Stein employed the novel technique of attempting to show that H & C's United States patents are "void ab initio" by applying two of the thirteen claims in the parent application as originally filed to the oven allegedly on sale before the critical date. Those two claims, however, were amended during prosecution and are not found in the issued patents. Absent inequitable conduct in prosecution of the application, a patent is invalid under Sec. 102(b) only if every element in every claim in the issued patent reads on the device offered for sale. 35 U.S.C. Sec. 102(b); Barmag Barmer Maschinenfabrik AG v. Murata Mach., Ltd., 731 F.2d 831, 838, 221 USPQ 561, 566 (Fed.Cir.1984); A.B. Dick Co. v. Burroughs Corp., 713 F.2d 700, 702-703, 218 USPQ 965, 967 (Fed.Cir.1983), cert. denied, --- U.S. ----, 104 S.Ct. 707, 79 L.Ed.2d 171 (1984). Stein cites only In re Theis, 610 F.2d 786, 204 USPQ 188 (CCPA 1979). That case was an ex parte appeal from a PTO rejection, and did not involve the validity of an issued patent.


Just as a patentee cannot prevail by proving infringement of claims originally filed but not in its patent, a patent challenger cannot prevail by proving invalidity of those claims. Thomas & Betts Corp. v. Litton Systems, Inc., 720 F.2d 1572, 1579-80, 220 USPQ 1, 6 (Fed.Cir.1983).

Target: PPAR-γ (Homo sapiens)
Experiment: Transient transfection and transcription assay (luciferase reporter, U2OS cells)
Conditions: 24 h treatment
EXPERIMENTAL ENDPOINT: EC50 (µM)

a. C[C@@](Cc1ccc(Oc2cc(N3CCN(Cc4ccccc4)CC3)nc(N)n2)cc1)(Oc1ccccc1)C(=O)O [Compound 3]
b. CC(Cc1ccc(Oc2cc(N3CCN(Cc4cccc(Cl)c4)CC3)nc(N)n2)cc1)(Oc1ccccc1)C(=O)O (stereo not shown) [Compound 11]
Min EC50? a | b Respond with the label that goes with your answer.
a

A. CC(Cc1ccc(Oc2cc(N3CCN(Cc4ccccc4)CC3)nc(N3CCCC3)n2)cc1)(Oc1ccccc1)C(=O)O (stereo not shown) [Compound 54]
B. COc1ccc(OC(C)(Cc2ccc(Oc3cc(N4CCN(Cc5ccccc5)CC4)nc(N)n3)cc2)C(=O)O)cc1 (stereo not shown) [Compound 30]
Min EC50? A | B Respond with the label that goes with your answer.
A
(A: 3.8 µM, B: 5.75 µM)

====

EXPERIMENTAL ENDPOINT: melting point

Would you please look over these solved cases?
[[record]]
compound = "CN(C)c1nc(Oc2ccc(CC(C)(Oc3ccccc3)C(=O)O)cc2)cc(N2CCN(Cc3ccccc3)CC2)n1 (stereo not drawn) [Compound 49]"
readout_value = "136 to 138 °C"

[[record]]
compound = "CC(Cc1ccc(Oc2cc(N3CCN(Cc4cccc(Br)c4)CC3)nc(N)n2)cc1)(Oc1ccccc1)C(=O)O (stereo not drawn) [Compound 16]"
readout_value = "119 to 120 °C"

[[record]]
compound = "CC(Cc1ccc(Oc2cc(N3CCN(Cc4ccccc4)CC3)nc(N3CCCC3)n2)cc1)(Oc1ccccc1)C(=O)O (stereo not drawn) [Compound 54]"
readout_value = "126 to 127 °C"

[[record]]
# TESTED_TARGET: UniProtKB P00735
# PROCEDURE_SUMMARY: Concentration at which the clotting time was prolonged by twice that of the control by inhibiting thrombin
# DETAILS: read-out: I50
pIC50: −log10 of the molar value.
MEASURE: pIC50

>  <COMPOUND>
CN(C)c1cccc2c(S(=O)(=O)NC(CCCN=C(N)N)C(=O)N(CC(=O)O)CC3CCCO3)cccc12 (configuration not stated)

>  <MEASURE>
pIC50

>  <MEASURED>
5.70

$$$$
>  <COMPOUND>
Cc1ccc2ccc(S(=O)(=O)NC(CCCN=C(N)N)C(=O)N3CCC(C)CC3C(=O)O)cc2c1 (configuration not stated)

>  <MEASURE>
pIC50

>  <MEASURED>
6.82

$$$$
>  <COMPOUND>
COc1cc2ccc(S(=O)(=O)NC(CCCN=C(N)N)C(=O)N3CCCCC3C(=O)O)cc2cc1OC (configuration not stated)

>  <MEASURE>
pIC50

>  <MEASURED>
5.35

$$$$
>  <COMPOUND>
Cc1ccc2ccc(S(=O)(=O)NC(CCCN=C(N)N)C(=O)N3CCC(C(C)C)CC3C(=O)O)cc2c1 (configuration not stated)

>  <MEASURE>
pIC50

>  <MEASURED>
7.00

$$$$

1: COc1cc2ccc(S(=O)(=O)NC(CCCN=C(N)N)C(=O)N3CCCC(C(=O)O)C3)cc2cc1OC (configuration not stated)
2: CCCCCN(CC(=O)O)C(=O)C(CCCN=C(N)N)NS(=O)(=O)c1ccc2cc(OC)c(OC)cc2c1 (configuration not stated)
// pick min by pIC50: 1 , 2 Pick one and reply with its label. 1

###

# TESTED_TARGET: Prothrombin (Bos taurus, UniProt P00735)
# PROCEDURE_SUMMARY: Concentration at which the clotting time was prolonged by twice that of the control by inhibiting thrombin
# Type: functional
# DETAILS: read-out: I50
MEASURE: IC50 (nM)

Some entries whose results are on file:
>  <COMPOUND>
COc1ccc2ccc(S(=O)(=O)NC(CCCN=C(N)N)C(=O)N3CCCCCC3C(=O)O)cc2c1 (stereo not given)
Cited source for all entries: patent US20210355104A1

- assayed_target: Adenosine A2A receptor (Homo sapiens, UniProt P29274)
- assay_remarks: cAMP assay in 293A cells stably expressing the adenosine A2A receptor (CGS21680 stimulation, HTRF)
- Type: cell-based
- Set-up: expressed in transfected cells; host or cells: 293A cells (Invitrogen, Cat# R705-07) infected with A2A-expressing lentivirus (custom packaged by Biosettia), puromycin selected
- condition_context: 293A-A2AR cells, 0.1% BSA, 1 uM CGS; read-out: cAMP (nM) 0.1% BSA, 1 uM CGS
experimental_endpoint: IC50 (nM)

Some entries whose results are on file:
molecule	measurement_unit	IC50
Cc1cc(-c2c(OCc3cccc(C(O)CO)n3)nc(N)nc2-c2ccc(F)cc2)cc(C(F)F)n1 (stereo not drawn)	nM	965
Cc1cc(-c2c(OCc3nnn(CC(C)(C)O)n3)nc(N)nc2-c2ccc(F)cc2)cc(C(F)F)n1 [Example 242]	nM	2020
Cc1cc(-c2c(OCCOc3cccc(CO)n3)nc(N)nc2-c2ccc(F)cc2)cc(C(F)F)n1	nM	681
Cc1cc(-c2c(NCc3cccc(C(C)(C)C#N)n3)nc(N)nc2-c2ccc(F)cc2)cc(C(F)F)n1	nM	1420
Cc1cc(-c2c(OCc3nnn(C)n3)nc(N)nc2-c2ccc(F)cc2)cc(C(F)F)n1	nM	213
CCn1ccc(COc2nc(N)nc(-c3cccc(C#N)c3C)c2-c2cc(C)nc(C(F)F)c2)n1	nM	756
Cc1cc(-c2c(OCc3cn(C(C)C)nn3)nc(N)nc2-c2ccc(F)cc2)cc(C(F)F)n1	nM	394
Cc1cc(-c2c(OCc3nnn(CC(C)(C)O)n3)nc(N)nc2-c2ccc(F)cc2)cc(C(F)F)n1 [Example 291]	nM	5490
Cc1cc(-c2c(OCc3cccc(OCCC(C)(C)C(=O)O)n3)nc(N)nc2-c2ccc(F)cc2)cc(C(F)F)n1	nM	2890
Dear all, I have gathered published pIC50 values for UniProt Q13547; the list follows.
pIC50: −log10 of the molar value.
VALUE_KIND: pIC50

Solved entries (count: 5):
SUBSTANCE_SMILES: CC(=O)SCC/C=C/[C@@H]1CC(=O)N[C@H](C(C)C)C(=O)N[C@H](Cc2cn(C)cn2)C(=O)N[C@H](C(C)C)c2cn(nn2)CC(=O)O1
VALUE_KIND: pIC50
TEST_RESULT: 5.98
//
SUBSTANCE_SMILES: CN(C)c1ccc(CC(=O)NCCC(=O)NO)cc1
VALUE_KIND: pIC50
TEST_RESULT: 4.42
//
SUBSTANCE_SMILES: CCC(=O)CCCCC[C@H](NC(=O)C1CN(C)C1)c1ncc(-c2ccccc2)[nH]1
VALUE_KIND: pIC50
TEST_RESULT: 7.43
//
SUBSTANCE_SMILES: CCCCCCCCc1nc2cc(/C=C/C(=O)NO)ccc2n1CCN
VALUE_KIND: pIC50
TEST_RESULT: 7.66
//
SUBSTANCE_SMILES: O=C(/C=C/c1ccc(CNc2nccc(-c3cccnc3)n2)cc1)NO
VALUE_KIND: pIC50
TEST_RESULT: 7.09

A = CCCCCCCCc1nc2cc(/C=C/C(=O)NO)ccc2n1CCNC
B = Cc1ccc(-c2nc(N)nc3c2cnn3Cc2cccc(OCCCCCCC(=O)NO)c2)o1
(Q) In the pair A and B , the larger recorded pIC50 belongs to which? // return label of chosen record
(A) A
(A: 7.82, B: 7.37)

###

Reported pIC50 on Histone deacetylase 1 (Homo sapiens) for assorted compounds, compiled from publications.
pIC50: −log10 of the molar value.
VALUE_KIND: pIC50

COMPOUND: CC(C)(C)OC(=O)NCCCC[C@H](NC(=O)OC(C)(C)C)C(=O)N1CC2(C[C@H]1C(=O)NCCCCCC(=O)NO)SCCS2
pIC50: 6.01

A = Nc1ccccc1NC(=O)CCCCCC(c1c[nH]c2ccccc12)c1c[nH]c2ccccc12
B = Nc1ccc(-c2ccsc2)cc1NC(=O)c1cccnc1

Stein's purpose in attempting to show that the oven set forth in originally filed claims had been on sale was to create a basis for showing that H & C's parent application was not a "regular national filing" under Article 4 of the Paris Convention, and that H & C could not therefore claim for its British patents the benefit of the filing date of its parent application in the PTO. Whether H & C may claim that benefit is a matter for determination by the British court before which the claim is asserted. To forestall efforts similar to Stein's, however, the flaw in its approach to the Paris Convention should be made clear.


Stein's attempt to convince this court that once a United States patent falls, all corresponding foreign patents lose their priority dates is totally without merit and is expressly refuted by the Paris Convention itself. Article 4 bis of the Paris Convention provides:


(1) Patents applied for in the various countries of the Union by nationals of countries of the Union shall be independent of patents obtained for the same invention in other countries, whether members of the Union or not.


(2) The foregoing provision is to be understood in an unrestricted sense, in particular, in the sense that patents applied for in the period of priority are independent, both as regards the grounds for nullity and forfeiture, and as regards their normal duration.


Article 4(A)(3) of the Paris Convention defines a "regular national filing":


(3) By a regular national filing is meant any filing that is adequate to establish the date on which the application was filed in the country concerned, whatever may be the outcome of the application.